Discover more of GSA’s performance ratings from the FY 2020 OMB Scorecard.

Sustainable Maintenance at GSA PBS Sites

In addition to operational sustainability, preservation of historic sites is also key for GSA Public Buildings Service (GSA PBS).

GSA PBS helps other federal agencies access “workspace and furnishings at best value to the American taxpayer,” according to gsa.gov.

In New Orleans, for example, GSA PBS manages four historic sites. These include the:

  • Hale Boggs Federal Building
  • S. Custom House
  • John Minor Wisdom U.S. Court of Appeals Building
  • Edward Hebert Federal Building

These sites equate to more than 1.5 million square feet of office space.

Every day, each location requires comprehensive cleaning. Porcelain and metal surfaces must be polished, trash removed, windows washed, floor surfaces maintained, etc. Even the atrium plants need to be wiped.

The requirements are vast, and the solutions must be sustainable.

To deliver high standards of maintenance, GSA PBS partners with PRIDE Industries. Ensuring best-in-class service delivery, the team provides CIMS-Green Building custodial and grounds services.

The onsite team includes more than 45 people. Of this group, 90 percent have a disability and perform their work with excellence within the AbilityOne Program.

“This partnership exemplifies an incredible social mission in action,” says Matt Durkovich, Director of Business Development for Government Services.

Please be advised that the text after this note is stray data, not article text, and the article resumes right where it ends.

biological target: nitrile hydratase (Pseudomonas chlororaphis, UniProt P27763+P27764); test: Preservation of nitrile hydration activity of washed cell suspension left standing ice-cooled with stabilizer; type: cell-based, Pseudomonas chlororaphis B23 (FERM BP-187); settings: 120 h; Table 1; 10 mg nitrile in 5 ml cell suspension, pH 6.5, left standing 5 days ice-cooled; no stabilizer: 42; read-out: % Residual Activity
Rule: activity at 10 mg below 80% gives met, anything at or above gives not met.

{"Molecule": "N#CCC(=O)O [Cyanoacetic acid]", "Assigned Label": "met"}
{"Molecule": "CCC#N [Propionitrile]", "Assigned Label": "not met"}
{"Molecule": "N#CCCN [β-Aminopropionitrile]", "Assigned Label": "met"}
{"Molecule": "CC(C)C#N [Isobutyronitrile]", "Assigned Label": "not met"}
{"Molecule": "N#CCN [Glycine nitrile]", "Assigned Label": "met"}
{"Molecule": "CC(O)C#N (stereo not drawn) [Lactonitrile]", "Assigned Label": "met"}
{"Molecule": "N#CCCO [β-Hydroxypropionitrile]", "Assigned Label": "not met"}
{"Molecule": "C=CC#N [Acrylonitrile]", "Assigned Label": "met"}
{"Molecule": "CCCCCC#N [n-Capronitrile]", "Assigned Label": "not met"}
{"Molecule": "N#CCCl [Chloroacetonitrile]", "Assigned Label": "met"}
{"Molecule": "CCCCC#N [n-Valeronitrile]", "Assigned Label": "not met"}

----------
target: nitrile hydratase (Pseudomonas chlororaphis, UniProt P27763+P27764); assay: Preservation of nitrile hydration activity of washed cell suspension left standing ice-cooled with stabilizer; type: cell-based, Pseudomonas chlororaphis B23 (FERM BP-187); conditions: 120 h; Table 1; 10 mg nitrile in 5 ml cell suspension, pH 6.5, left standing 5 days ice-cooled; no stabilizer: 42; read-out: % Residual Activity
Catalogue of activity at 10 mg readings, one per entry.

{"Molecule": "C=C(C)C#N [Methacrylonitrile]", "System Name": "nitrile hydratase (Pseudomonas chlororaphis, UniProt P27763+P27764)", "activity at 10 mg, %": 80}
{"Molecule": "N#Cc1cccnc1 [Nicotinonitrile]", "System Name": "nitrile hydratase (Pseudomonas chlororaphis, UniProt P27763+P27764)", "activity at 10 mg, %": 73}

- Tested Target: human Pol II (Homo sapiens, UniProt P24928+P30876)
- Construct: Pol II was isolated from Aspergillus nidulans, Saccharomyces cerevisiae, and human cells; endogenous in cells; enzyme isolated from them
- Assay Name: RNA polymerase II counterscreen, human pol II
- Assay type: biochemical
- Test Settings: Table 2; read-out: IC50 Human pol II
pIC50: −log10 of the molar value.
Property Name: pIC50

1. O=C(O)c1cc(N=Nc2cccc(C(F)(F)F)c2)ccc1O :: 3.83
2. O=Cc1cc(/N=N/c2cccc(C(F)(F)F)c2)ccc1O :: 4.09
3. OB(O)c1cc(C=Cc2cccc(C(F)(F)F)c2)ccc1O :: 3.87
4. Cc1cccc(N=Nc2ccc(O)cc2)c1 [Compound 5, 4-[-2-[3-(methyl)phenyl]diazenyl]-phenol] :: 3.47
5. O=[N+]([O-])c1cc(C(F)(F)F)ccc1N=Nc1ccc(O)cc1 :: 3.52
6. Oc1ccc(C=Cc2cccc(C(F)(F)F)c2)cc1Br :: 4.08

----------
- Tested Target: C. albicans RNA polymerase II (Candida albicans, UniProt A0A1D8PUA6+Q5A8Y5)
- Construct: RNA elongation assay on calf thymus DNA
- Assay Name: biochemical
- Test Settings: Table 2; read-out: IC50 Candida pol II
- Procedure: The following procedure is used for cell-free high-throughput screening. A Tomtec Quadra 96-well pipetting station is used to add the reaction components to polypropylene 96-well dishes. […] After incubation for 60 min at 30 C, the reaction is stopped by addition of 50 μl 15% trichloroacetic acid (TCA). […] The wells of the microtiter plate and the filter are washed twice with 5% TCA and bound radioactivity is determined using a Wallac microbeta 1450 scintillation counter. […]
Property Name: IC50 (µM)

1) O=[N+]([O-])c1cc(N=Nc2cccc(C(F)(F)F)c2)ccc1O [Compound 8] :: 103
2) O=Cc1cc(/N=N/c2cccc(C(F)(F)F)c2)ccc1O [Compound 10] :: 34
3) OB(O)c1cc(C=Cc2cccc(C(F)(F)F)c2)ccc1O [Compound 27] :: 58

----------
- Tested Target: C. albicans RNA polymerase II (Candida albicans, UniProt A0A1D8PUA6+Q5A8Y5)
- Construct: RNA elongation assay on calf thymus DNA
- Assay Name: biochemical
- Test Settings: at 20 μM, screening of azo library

“Individuals from all backgrounds can contribute towards our customer’s mission, while realizing their true potential and leading more independent lives. This helps normalize the inclusion of people with disabilities, throughout the workplace.”

As professionals, the team members are highly skilled at providing essential sanitization services. They use sustainable cleaning products manufactured to the standards of the EPA’s Safer Choice program. Created by PRIDE Industries, the ecofriendly products contain no ammonia and no phosphates, and are biodegradable.

When using these products onsite, GSA PBS can earn points towards Green Cleaning Products and Materials Credit.

This credit helped the four sites achieve Leadership in Energy and Environmental Design (LEED) certification.

Operational Cost Benefits from LEED Certification

Using a similar energy conservation model devised by PRIDE Industries, GSA PBS went on to achieve LEED certification at two more sites: the Potter Federal Courthouse, in Ohio, and the Richard Sheppard Arnold Courthouse, in Arkansas.